Water wise ... over consumption of water can be harmful, warns GP.
The standard advice to drink eight glasses of water a day has been damned in one of the world's most esteemed medical journals, despite it being a recommendation of government health departments around the world.
"This is not only nonsense," Scottish GP, Margaret McCartney, writes in an opinion piece published in the latest British Medical Journal, it is "thoroughly debunked nonsense".
Dr McCartney dismissed dehydration concerns as a myth, writing that the true beneficiaries of the eight glasses a day mantra are the bottled water companies.
Britain's Hydration for Health initiative recommends drinking up to two litres (eight glasses) per day and claims that "even mild hydration plays a role in the development of various diseases."
But as Dr McCartney highlights, the initiative is sponsored by a "vested interest" - the French food manufacturer Danone, makers of Evian and Volvic bottled waters.
In support of her argument against excessive water consumption, Dr McCartney cites several studies, including a 2002 paper published in the American Journal of Physiology, which states: "Not only is there no scientific evidence that we need to drink that much, the recommendation could be harmful, both in precipitating potentially dangerous hyponatremia and exposure to pollutants."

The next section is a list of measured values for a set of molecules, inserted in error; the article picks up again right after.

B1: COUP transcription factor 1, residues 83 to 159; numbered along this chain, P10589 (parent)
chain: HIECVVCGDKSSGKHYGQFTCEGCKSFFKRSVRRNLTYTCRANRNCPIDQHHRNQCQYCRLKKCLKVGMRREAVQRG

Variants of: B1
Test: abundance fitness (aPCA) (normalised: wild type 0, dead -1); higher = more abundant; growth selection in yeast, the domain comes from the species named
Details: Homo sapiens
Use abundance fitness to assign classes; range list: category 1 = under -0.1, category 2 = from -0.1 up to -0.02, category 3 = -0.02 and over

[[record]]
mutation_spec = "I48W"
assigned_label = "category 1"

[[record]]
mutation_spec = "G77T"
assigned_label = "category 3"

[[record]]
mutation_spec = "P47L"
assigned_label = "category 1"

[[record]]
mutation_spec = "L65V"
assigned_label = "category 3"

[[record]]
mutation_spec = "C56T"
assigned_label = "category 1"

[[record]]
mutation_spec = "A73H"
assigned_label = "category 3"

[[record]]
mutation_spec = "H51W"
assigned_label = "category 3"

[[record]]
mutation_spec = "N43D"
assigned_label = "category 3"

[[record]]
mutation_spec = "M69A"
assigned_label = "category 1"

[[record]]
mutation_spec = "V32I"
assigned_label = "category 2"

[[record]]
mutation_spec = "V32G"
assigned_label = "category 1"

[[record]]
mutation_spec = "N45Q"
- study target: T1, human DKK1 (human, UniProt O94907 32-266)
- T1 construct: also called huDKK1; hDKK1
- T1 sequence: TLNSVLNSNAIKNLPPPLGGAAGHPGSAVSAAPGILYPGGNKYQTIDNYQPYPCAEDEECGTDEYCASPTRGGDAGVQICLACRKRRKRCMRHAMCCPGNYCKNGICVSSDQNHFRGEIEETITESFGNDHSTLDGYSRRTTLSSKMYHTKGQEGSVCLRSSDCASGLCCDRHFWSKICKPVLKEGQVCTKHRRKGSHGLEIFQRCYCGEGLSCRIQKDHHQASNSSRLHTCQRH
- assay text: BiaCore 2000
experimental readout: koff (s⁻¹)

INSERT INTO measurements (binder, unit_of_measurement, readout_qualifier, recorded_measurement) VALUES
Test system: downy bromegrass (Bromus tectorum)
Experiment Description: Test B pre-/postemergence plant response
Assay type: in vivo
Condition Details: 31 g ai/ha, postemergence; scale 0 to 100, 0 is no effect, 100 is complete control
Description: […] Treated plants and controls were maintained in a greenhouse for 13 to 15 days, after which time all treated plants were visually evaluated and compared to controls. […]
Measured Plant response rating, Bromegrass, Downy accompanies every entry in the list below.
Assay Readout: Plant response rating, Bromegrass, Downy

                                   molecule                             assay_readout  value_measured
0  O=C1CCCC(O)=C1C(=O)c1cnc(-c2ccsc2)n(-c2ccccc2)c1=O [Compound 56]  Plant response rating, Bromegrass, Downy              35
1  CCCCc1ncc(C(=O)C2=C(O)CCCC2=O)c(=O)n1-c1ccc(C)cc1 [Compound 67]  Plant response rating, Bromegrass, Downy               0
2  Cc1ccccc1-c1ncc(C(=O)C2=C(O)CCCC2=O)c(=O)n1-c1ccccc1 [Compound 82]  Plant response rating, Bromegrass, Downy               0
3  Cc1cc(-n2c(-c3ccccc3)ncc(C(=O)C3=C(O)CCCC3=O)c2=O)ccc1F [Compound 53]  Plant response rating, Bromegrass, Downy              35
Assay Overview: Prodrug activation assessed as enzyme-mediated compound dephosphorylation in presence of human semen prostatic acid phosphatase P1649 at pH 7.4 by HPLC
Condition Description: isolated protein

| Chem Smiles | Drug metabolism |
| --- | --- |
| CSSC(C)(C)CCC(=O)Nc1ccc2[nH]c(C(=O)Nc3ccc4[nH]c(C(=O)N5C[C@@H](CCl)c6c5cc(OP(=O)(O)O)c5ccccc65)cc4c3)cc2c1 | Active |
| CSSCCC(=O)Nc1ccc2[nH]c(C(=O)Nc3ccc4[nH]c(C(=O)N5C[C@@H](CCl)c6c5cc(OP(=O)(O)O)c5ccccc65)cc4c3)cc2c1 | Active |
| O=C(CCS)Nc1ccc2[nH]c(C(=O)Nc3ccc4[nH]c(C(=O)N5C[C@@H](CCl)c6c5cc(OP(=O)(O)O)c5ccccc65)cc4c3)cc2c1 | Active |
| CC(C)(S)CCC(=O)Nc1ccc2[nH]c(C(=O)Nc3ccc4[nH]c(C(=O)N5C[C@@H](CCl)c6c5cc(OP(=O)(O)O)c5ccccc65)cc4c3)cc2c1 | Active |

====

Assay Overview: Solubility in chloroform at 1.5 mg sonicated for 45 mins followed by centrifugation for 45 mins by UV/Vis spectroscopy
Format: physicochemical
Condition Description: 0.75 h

Hyponatremia is a rare but potentially fatal condition, in which the body’s salt levels drop leading to swelling of the brain.
The Scottish GP also refuted the theory that drinking water aids weight loss by reducing appetite. Dr McCartney quotes American metabolism expert, Professor Stanley Goldfarb of the University of Pennsylvania, who says, "there is no evidence that drinking water before meals reduces appetite during a meal."
"It would seem, therefore, that water is not a simple solution to multiple health problems," she concludes.
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